Franklin Bechly

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Franklin Bechly (1873-1965) was Iowa 6th District Judge from 1927 to 1959. Judge Bechly presided during the 1938 Maytag Corporation labor dispute. The strike by UE Local 1116 was a test of the National Labor Relations Act of 1935 against the back-to-work movement of the Maytag Corporation. The Governor of Iowa declared martial law in Newton, Iowa to break the strike, and Judge Bechly continued to preside until agreements were reached and martial law was lifted.

Franklin Bechly
Frank Bechly.jpg
Born May 18. 1873
Searsboro, Iowa, United States
Died April 2, 1965
Montezuma, Iowa, United States
Nationality United States
Other names Frank Bechly
Occupation Iowa 6th District Judge
Known for 1938 Maytag strike injunctions

Early life[edit]

Franklin Bechly was born to Freiderich August Bechly (1835-1916) and Lydia Marie Weesner (1850-1899) in Searsboro, Poweshiek County, Iowa.[1] In 1903, Franklin married Edith Morgan (1880-1960). Although they had no children of their own, they parented two foster children.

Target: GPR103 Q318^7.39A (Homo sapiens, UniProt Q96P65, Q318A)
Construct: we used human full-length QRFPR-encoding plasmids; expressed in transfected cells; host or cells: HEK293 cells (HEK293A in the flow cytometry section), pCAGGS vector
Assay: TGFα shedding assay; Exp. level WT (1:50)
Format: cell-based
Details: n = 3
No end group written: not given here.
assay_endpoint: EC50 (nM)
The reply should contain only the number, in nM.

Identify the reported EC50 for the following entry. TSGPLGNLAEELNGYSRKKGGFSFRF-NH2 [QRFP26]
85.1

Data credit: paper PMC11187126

Career[edit]

Following graduation from Iowa State College, Frank Bechly became Clerk of Court at the Poweshiek County Courthouse in Montezuma, Iowa.[2]

In 1927, he was appointed 6th District Judge by Iowa Governor John Hammill,[3] and served until his retirement in 1959.

Frank Bechly formed the law firm Bechly, McNeil & Bonham,[4] and also formed Bechly & Company, the first property abstract company in Poweshiek County, Iowa.[5]

Role in the Maytag Corporation 1938 labor dispute[edit]

In 1938 the Maytag Corporation instituted a 10% pay cut for its workforce at its manufacturing facility in Newton, Iowa. This action prompted a labor dispute and historic strike by the United Electrical, Radio and Machine Workers of America (UE) Local 1116 which had been formed there the prior year. The strike began May 9, 1938 and set the UE Local 1116, which was empowered by the National Labor Relations Act of 1935, against the back-to-work movement of the Maytag Corporation.

In her 2006 book, Radical Unionism in the Midwest, Rosemary Feurer details the role of Judge Frank Bechly in establishing injunctions against union activities that would interfere with the back-to-work movement by Maytag Corporation.[6] On June 10, Judge Bechly issued an injunction prohibiting union activists from dissuading Maytag workers from crossing the lines. On June 22, Judge Bechly expanded the injunction to prohibit the union from mass picketing, trespassing on company property, and interfering with employees who wished to return to work.